Out-Law News | 26 Oct 2021 | 1:56 pm | 2 min. read
The court said the claim brought by Lady Brownlie passed the jurisdictional ‘gateway’ test allowing her to sue Egyptian company FS Cairo (Nile Plaza) in England and Wales. It also found that although her claims were pleaded under Egyptian law, Egyptian law is “materially similar” to English law, meaning the case is reasonably arguable for the purposes of establishing jurisdiction.
In a majority judgment, the Supreme Court said Lady Brownlie had established that although the primary injury was suffered in Egypt, she also sustained pain, suffering and physical injury in England.
In order to establish her claim, Lady Brownlie will in due course have to set out all the relevant provisions of Egyptian law and explain why they apply in her case
“Damage in this context is not confined to the element necessary to complete a cause of action but includes all the detriment, physical, financial and social which the claimant suffers as a result of the tortious conduct of the defendant,” the court said.
Litigation expert Chris Dryland of Pinsent Masons, the law firm behind Out-Law, said the gateway test would still need to be passed by other claimants wanting to sue in England after suffering harm overseas.
Dryland said: “The court rejected a restrictive approach to the concept of where ‘damage’ occurred as just meaning the damage necessary to complete a cause of action in tort, so in this case Egypt, where the accident took place. The court could look to where the ‘effects’ were experienced.”.
“Although on first analysis this might lead a potential claimant to think that the English courts will always have jurisdiction where harm has been suffered by an English resident, the Supreme Court pointed out that the jurisdictional ‘gateway’ was just one part of the test, and a claimant who wanted to serve a claim out of the jurisdiction would still need to satisfy the court that the claim has a reasonable prospect of success; and that England and Wales is the proper place in which to bring the claim,” he said.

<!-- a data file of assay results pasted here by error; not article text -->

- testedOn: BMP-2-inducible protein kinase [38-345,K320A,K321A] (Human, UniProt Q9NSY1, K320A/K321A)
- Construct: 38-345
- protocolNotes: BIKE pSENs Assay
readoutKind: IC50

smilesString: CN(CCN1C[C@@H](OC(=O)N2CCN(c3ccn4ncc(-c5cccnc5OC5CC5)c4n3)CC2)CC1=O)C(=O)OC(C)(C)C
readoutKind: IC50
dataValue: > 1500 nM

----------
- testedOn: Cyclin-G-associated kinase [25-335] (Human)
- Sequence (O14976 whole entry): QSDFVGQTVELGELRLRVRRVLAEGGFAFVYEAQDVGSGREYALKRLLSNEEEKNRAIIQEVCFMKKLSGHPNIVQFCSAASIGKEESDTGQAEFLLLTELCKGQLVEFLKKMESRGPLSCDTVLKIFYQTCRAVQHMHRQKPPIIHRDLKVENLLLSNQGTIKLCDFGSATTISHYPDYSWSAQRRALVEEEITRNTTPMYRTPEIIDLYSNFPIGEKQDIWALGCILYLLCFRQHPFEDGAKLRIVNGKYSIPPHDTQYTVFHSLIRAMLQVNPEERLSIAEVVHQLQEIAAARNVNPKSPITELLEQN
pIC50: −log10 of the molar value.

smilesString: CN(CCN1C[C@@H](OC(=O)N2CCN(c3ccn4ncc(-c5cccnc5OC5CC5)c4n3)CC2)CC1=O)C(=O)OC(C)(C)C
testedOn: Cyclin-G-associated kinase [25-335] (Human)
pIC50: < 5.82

The Supreme Court also examined the issue of the law under which the claims should be heard, which both sides agreed was Egyptian law. However, as Lady Brownlie had not formally pleaded the relevant terms of Egyptian law, the Supreme Court had to examine the limits of the presumption of similarity between legal systems. Lord Leggatt said it was impossible to state any “hard or fast rules” as to when the presumption of similarity should be employed, as it was fact-specific to each case.
The Supreme Court said, for the purposes of deciding whether it had jurisdiction, the court could treat Egyptian law as materially similar to English law. It dismissed both FS Cairo’s argument that Lady Brownlie had failed to show enough evidence of Egyptian law to identify a reasonable prospect of success, and her cross-appeal that the court could apply English law instead. However, Lady Brownlie was ordered to plead the specific principles and sources of Egyptian law on which she relied.
Litigation expert Richard Dickman of Pinsent Masons said: “It is well-known that foreign law is a question of fact, which has to be proved by evidence. The court can, in limited circumstances, assume that foreign law is the same as English law, in order to do practical justice between the parties. However, the Supreme Court recognised that it was harder to justify a failure to produce evidence of foreign law, as the relevant legislation was often available online. In order to establish her claim, Lady Brownlie will in due course have to set out all the relevant provisions of Egyptian law and explain why they apply in her case.”
Having established jurisdiction, Lady Brownlie can now bring her claims to the High Court. She is suing for damages after her husband, Sir Ian Brownlie QC, and his daughter Rebecca were killed in a road traffic accident while on an excursion on holiday in Egypt. Lady Brownlie and Rebecca’s daughters suffered serious injury.
The claim is for damages in Lady Brownlie’s own right, as executrix of her husband’s estate, and for bereavement and loss of dependency in her capacity as Sir Ian’s widow.